On Unspoken Anxiety And An Overwhelmed Mind

Do I know why? Normally not.

The Thrive Global Community welcomes voices from many spheres on our open platform. We publish pieces as written by outside contributors with a wide range of opinions, which don’t necessarily reflect our own. Community stories are not commissioned by our editorial team and must meet our guidelines prior to being published.

For many individuals, overstimulation can lead to prolonged anxiety. No, in this case, I do not mean stress, which is defined as a large amount of pressure or tension put onto an individual at a particular time, I mean anxiety. That feeling of unease, nervousness, or worry about something we are either unable to control or unable to identify.

For me, anxiety hits at the most inconvenient and unexpected times. Many of those times, I am unable to identify the root of my anxiousness, causing the anxiety to increase along with a certain amount of stress and personal aggravation. So what exactly do I do? I talk it out to myself. Yes, it may seem odd to spend time talking aloud when there’s no one in the room, but for me, I struggle to share my struggles with others in my personal life.

I prefer to keep certain things in my private life private, and discussing it with others makes that difficult. However, it does allow me to think about my thoughts, identify my stressors and try to get down to the root of my anxiety. Eliminate the middleman, and attempt to address and vocalize the issue yourself. For me, when I think of the word “anxiety,” certain personal names, thoughts, or items immediately pop into my head.

Do I know why? Normally not.

But by looking at each of these things and attempting to make connections back, or understand why these things came to my mind, I can attempt to address each thing one at a time instead of as a collective group. This not only relieves some of the built-up anxiousness but also allows the stress associated with not being able to identify or organize my thoughts.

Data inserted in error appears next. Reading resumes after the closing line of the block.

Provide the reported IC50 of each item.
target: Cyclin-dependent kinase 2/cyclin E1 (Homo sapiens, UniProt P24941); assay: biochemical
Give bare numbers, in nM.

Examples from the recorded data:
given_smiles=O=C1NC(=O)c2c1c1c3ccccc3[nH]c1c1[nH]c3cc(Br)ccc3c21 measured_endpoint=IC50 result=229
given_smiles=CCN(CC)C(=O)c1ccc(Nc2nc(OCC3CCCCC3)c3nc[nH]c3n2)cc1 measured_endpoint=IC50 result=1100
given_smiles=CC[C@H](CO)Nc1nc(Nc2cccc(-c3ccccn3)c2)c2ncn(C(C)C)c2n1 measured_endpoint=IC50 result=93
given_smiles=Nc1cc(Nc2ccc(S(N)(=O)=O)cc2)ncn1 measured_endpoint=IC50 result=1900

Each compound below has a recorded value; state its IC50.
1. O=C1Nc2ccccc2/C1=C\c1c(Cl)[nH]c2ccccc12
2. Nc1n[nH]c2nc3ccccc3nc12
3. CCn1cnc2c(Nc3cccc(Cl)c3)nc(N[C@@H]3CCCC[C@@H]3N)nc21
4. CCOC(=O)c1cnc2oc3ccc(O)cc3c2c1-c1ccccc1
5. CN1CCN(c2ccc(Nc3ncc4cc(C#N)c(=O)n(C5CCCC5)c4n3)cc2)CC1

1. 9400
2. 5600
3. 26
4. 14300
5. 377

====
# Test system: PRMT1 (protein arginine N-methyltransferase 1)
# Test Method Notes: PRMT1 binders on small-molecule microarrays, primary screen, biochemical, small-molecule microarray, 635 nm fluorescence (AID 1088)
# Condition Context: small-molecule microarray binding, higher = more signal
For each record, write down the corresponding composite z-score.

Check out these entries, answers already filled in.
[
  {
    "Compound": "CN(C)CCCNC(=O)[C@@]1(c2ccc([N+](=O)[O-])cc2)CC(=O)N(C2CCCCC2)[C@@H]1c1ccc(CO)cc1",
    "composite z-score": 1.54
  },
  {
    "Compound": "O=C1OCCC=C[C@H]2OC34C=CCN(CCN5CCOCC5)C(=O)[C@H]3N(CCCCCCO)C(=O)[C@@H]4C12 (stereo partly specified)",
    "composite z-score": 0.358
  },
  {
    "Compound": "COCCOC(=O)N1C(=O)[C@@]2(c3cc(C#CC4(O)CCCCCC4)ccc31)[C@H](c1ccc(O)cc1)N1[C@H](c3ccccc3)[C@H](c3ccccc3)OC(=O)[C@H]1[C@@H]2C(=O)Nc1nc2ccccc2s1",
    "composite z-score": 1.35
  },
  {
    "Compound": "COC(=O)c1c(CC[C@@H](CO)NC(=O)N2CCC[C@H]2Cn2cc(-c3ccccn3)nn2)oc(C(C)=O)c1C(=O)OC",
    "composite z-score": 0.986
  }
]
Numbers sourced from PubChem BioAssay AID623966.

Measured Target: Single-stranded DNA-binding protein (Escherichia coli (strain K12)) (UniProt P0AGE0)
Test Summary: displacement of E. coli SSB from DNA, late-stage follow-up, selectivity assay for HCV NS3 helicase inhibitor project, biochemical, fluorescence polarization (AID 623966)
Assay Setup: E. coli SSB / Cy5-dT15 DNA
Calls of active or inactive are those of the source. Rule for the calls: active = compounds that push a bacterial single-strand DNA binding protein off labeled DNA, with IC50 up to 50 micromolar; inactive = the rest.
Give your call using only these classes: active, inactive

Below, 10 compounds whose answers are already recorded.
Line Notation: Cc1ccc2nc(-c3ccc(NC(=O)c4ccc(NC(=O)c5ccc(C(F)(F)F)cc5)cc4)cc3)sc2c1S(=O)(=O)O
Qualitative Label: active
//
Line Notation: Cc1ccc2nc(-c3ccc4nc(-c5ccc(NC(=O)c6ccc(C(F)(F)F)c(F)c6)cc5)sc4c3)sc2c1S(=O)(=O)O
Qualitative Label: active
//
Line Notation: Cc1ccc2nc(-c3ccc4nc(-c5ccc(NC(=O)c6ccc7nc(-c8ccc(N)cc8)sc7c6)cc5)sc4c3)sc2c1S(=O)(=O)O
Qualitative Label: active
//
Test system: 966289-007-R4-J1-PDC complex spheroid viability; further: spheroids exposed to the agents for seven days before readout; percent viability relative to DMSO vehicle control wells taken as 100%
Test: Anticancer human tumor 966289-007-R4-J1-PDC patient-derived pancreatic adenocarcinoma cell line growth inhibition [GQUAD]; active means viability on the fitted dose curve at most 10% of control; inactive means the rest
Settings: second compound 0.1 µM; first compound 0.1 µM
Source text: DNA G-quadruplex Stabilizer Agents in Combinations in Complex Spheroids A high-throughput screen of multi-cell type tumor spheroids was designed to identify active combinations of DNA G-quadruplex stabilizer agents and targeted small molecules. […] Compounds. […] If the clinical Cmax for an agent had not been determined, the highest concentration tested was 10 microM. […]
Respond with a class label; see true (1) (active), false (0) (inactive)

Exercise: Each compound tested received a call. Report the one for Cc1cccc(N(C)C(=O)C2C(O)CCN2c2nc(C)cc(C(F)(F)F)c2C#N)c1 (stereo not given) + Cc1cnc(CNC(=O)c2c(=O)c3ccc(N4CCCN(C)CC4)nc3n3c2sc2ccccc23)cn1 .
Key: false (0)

So how can you use this yourself? Do as I do and think of the word “anxiety.” Think of you personally and state, “my anxiety.” Think of the first thing that comes into your head. Don’t immediately push it away or overthink it, take whatever term comes to mind and take a step back.

Think about that term.

Why did this come to mind?

How could this word be affecting me in ways I may not know?

Analyze it, and then verbalize it. State why you believe it’s bothering you. Continue to do so with each individual thought in your head, addressing them as pieces instead of a whole. This will not only allow for relief of the minor stressors but a collective reduction in overall anxiety and the unknowns associated with it.

    Share your comments below. Please read our commenting guidelines before posting. If you have a concern about a comment, report it here.

    You might also like...

    (Image courtesy of Tero Vesalainen / Shutterstock)

    What Actually Helped My Anxiety After 20 Years

    by Lindsay Richardson
    By franz12/Shutterstock

    Stress Made Me Lose My Appetite and Weight, But No One Understood How Dangerous It Was

    by Sarah Fielding

    Wellness and Wholeness Begins Within Us

    by Melissa Clark
    We use cookies on our site to give you the best experience possible. By continuing to browse the site, you agree to this use. For more information on how we use cookies, see our Privacy Policy.